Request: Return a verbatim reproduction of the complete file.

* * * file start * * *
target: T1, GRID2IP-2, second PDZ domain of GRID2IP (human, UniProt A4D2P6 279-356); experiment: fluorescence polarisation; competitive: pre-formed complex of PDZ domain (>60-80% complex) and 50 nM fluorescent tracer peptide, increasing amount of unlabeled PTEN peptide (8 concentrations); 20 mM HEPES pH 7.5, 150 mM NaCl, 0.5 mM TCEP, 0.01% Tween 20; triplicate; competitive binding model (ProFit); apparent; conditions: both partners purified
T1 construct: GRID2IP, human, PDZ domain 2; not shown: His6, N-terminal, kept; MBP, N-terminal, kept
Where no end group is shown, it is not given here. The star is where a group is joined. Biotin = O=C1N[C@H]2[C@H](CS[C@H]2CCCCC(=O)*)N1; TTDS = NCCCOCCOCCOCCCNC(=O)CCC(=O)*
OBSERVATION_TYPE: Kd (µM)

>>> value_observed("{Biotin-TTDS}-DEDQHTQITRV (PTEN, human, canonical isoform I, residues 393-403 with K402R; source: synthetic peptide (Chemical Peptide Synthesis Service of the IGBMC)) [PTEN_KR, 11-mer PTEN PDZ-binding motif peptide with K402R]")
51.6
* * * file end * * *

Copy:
target: T1, GRID2IP-2, second PDZ domain of GRID2IP (human, UniProt A4D2P6 279-356); experiment: fluorescence polarisation; competitive: pre-formed complex of PDZ domain (>60-80% complex) and 50 nM fluorescent tracer peptide, increasing amount of unlabeled PTEN peptide (8 concentrations); 20 mM HEPES pH 7.5, 150 mM NaCl, 0.5 mM TCEP, 0.01% Tween 20; triplicate; competitive binding model (ProFit); apparent; conditions: both partners purified
T1 construct: GRID2IP, human, PDZ domain 2; not shown: His6, N-terminal, kept; MBP, N-terminal, kept
Where no end group is shown, it is not given here. The star is where a group is joined. Biotin = O=C1N[C@H]2[C@H](CS[C@H]2CCCCC(=O)*)N1; TTDS = NCCCOCCOCCOCCCNC(=O)CCC(=O)*
OBSERVATION_TYPE: Kd (µM)

>>> value_observed("{Biotin-TTDS}-DEDQHTQITRV (PTEN, human, canonical isoform I, residues 393-403 with K402R; source: synthetic peptide (Chemical Peptide Synthesis Service of the IGBMC)) [PTEN_KR, 11-mer PTEN PDZ-binding motif peptide with K402R]")
51.6